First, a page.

It’s quite possible, if the timing is right, for a neighboring tenant to unwittingly carry a bug or two with him in furniture, clothing or books when he leaves the building for unrelated reasons. If those traveling bugs have not yet taken a bite, the departing tenant will not know that he’s introducing the bugs to his next living situation.

Your landlord may have pretty good grounds for expecting you to pay for the exterminator. His case will be stronger if he can show that no one else in the building has the bugs, and that the former tenant in your apartment made no complaints, either. But he won’t be able to conclusively prove that you’re the culprit.

It’s possible that the former tenant introduced a bug or two just before he left, and you were the unlucky recipient of what he left behind. If the apartment was cleaned before you moved in, conceivably the cleaning company used vacuum cleaners that were used in other units or buildings, with unsealed bags that can also transmit the bugs.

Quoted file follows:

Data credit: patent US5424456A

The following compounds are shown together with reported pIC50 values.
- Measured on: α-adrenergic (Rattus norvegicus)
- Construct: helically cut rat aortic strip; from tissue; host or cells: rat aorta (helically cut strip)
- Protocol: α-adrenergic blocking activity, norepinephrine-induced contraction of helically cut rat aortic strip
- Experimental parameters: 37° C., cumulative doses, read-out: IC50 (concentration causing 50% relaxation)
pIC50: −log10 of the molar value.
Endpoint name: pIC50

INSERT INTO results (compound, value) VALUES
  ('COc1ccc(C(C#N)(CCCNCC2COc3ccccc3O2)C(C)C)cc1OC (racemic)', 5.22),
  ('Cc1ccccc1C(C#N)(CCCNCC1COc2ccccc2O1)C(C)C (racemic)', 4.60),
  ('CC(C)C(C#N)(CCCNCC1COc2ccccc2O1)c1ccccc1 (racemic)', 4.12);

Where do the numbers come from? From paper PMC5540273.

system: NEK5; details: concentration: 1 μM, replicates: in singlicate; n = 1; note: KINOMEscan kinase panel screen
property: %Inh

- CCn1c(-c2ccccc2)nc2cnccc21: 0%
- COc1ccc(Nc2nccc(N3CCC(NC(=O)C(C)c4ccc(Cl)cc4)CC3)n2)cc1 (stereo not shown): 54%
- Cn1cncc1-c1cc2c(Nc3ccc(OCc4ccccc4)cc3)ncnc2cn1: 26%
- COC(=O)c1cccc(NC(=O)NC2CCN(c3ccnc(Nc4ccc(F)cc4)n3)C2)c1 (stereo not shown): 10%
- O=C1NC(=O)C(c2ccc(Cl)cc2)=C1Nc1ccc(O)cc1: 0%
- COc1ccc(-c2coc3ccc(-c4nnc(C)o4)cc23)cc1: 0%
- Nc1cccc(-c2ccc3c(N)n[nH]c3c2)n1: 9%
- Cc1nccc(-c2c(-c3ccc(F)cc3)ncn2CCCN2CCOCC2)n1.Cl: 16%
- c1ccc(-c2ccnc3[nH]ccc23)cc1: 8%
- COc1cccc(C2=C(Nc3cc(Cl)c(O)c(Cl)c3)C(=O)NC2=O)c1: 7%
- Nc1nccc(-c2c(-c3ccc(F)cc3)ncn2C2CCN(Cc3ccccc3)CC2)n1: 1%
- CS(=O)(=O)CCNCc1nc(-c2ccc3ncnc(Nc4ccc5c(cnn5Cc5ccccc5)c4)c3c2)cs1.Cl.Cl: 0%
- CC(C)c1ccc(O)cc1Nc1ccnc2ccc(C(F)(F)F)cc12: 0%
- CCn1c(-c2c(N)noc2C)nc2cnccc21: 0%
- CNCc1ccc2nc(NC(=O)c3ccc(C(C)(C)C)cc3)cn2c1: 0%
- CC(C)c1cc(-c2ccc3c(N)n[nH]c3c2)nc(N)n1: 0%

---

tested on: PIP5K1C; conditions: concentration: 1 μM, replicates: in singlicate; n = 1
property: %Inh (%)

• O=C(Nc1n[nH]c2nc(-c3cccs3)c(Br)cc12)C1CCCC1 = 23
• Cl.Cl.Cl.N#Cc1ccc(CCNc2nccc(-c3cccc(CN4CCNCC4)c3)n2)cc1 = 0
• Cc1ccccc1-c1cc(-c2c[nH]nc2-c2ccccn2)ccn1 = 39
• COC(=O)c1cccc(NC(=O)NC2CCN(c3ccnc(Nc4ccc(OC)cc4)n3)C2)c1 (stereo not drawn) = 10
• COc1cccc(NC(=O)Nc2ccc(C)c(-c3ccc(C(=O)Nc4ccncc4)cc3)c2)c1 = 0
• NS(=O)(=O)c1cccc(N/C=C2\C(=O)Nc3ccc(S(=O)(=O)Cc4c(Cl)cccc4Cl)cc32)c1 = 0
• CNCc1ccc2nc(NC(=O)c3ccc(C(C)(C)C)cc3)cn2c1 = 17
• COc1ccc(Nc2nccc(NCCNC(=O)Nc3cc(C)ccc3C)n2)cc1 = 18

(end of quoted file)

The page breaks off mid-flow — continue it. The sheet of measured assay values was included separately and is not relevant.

If you refuse to pay for the extermination, your landlord may take the cost from your deposit, then demand that you replenish it. Standing your ground will result in a "pay or quit" notice, followed by an eviction lawsuit. In court, you’d have to show that the deduction was improper because there isn’t sufficient proof that you are responsible.

Whether a judge would side with you is impossible to know. And, of course, you’d want to point to the former landlord as the real culprit.

But here is where you’d probably run into a procedural difficulty: In a normal lawsuit, you’d countersue the former landlord, arguing that if anyone’s responsible, it’s him. But chances are that the unlawful detainer process in your state is not set up to allow for this type of expansion of the lawsuit.

These cases are designed to be fast and simple, and the judge may not let you bring in another party. In this event, you’ll be in a very bad position.

If you can’t bring the former landlord into the lawsuit, and you lose, you’ll lose the apartment and have an eviction case on your record. Your next step could be to go to small claims court and sue the former landlord for the monetary consequences to you of his failure to effectively deal with the infestation, but that won’t get you back into your apartment, or get the eviction off your record.